How to Make the Easiest Reclaimed Wood Stain from 3 Simple Ingredients

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by Robin

reclaimed wood stain

The reclaimed wood stain finish we did on our $30 DIY floating wood vanity AMAZES me.  I can't believe how beautifully it turned out - especially given the ridiculously simple materials that went into creating it.  

There was not a drop of purchased stain here!  We made the finish from common, everyday things around the house. 

To my eyes, this is the perfect reclaimed wood finish.  It's got enough grey and enough brown to appear authentic.  I think I would have had to buy a dozen pots of stains to get it just right.

inspiration for reclaimed wood stain
My goal was to reproduce the deep brown finish on the authentic boards of the second from the bottom.

In the end, we chose to keep our counter smooth - without scrapes and gouges - this is a bathroom counter after all.  Easy to clean wins.

Instead of clearing out the stain shelf at the hardware store, I grabbed a couple of ingredients from the kitchen.  I'll bet you have them in yours, too.  I did some countertop chemistry - and Voila - a most lovely rich brown with just enough grey.  

I estimate the oxidizing stain cost about $0.75 to make.  Seriously.  And we already had the oil topcoat from our kitchen makeover - though it's pretty inexpensive to purchase a fresh jug.

So, enough preamble!  Here's how to DIY your own reclaimed wood stain from simple, low cost, household ingredients...

DIY reclaimed wood stain

How to Make an Easy Reclaimed Wood Stain from 3 Simple Ingredients

What you need:
  1. A steel wool pad (no soap!)
  2. Vinegar
  3. Black tea
  4. Foam brushes
  5. Tung oil (this one is our favourite - and we've tried a few.)
  6. Automotive sandpaper 

Start Here:
  • A few days before you'd like to begin your finish, tear up a steel wool pad into a glass jar.  
  • Fill the jar with vinegar to cover the steel wool.  Close the lid.  
  • Let soak for a few days.  Shake every day or so.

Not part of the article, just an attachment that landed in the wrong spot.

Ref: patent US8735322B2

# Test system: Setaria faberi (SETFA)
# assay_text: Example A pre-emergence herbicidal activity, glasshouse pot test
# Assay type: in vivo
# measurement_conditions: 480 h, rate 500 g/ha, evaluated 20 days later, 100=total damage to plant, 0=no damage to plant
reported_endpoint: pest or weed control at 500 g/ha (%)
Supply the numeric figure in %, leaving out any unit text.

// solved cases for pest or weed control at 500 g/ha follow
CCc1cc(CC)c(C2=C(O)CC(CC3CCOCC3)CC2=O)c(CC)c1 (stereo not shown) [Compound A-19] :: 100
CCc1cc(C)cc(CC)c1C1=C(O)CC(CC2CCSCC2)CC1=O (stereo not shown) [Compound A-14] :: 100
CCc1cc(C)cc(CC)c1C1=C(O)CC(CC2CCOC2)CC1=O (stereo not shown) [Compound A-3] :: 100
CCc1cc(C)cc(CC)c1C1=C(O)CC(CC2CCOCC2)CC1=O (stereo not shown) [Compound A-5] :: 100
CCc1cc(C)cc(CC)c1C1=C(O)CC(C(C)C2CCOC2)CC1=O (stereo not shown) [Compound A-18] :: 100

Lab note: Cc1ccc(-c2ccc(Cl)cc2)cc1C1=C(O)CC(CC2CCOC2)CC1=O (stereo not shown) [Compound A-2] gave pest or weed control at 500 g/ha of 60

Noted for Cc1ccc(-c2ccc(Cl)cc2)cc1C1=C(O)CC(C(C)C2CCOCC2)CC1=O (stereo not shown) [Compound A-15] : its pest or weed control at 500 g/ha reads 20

• The steel wool should rust into a mess, and possibly dissolve, though this isn't required.

A Word to the Wise:

Consider doing a test piece with a scrap cut of your projects' wood.  

We did this with a small piece of leftover whitewood.  It worked out beautifully - but we were more confident to try it on a piece we hadn't put any measures or mitreing work into.

Step 1) The Tea

first step DIY reclaimed wood stain
The first step:
Over-steeped black tea.
I let it steep overnight with about 4 bags in it.

DIY reclaimed wood stain first coat
I won't lie - I was a little nervous with the first coat after we carefully made this floating wood vanity.
Above is how the wood looked after the coat of tea.

Let the tea soak in and dry. Sand your piece smooth.

Step 2) The Solution

reclaimed wood stain second step
Step Two:
Brush on the first coat of vinegar/steel wool solution. 
It was amazing to watch the colour change right before our eyes!  

Those lovely gray tones started to appear almost instantly.

reclaimed wood stain solution
The colour deepened with time.  
We did 2 coats of the steel wool/vinegar mix.

two coats reclaimed wood stain
We did this coat in the morning before work.

deep color reclaimed wood stain DIY
A few hours later the colour was this rich and dark. 😍

Step 3) The Top Coat

reclaimed wood stain top coat
The final step was a couple of coats of our favourite protective finish: Tung Oil. 
It gives a lovely hand rubbed sheen.

DIY reclaimed wood stain how to
Rich brown with lovely, deep gray undertones.

A Note about Tung Oil: